On the espionage question, Buchanan says, "I believe the US intelligence community consensus that the Huawei works hand in glove with Chinese Intelligence."

Huawei NZ deputy chief executive Andrew Bowater has repeatedly said there has never been any evidence tabled of his company being involved in espionage, and emphasised its open-door policy with the GCSB and security agencies in other countries.

Buchanan says it's become the norm for technology companies and telcos to include "back doors" in their products - only that in the West they are more typically used for commercial exploitation as advertisers are given access to data without users' permission (as is allegedly the case with the latest Facebook scandal, revealed this morning).

Buchanan says Western intelligence agencies fear that Huawei will use 5G mobile network to harvest information en masse from public networks - "the sort of bulk data mining and collection that Edward Snowden says is currently carried out by Five Eyes."

He says it's his understanding that older 3G and 4G networks didn't allow the same degree of infiltration. Buchanan says intelligence agencies also don't buy Huawei's pledge not to bid for "core" 5G network business, instead confining itself to the Radio Area Network (RAN) or gear on celltowers. Intelligence has migrated to the edge of the network with 5G, Buchanan says.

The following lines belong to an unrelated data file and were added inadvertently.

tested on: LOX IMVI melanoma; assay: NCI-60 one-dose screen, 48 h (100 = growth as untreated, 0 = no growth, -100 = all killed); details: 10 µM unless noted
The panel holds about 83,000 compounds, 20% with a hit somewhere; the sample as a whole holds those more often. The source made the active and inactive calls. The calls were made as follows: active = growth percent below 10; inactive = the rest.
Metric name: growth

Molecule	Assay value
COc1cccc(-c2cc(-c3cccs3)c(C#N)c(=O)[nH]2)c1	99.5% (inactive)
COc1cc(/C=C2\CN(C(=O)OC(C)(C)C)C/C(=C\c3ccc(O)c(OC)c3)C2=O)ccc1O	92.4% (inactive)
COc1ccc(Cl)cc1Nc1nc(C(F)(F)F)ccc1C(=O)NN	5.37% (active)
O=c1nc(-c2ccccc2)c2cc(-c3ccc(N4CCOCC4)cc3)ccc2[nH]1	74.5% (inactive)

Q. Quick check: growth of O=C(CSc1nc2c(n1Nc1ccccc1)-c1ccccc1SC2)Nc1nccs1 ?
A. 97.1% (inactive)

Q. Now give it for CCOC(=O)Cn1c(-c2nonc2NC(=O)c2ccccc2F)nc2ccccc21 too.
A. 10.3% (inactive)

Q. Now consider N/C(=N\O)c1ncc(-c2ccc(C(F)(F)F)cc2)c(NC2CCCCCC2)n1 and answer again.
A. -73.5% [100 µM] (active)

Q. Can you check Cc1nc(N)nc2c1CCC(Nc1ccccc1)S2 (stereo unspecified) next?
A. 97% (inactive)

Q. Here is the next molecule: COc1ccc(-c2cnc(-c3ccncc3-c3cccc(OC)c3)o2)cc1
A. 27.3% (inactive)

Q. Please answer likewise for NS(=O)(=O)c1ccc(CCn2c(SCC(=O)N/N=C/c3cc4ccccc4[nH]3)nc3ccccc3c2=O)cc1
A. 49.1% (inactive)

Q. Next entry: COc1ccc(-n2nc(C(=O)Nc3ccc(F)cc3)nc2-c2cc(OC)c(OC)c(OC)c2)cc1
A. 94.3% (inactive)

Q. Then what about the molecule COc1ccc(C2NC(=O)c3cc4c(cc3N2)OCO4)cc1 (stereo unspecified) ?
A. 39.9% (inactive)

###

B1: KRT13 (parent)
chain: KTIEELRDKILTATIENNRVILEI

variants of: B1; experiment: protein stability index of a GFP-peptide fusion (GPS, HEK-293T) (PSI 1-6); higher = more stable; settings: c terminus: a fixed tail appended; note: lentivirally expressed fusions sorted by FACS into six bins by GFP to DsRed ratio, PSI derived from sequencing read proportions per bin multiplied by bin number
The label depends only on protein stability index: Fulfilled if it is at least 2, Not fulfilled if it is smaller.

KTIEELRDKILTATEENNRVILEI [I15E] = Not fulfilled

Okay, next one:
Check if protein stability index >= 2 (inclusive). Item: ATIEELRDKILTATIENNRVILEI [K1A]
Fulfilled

In April, China appealed to Washington to avoid damaging business confidence following the Wall Street Journal report that US authorities were investigating whether Huawei violated sanctions on Iran amid spiralling technology tensions.

A foreign ministry spokeswoman, Hua Chunying, said then that China opposes any country imposing unilateral sanctions based on its own law.

Asked about the report that Huawei was under investigation, Hua said in April, "We hope the US will refrain from taking actions that could further undermine investor confidence in the US business environment and harm its domestic economy and normal, open, transparent and win-win international trade."

That same month Washington barred Huawei rival ZTE Corporation from exporting US technology in a separate case over exports to Iran and North Korea

Trump has threatened to raise tariffs on Chinese goods in response to complaints that Beijing improperly pressures foreign companies to hand over technology. That is widely seen as part of a broader effort by Washington to respond to intensifying competition with Chinese technology industries that Trump says benefit from improper subsidies and market barriers.

The US imposed harsher sanctions on Iran earlier this year, as the Trump administration looked to restrict international business with the Iranian government.

As part of the sanctions, the US halted the import of Iranian oil, cutting off a key source of revenue for the nation.

The arrest of Wanzhou adds further pressure on Huawei, which has faced international backlash, with a number of nations banning the use of Huawei gear for 5G rollouts.

Canada, Australia and New Zealand were among the nations to ban the use of Huawei's equipment due to security concerns.

In New Zealand, Huawei has previously helped build mobile networks but this marks a significant shift in policy.

New Zealand is part of the 'Five Eyes' security alliance, which also includes the US, Britain, Canada and Australia.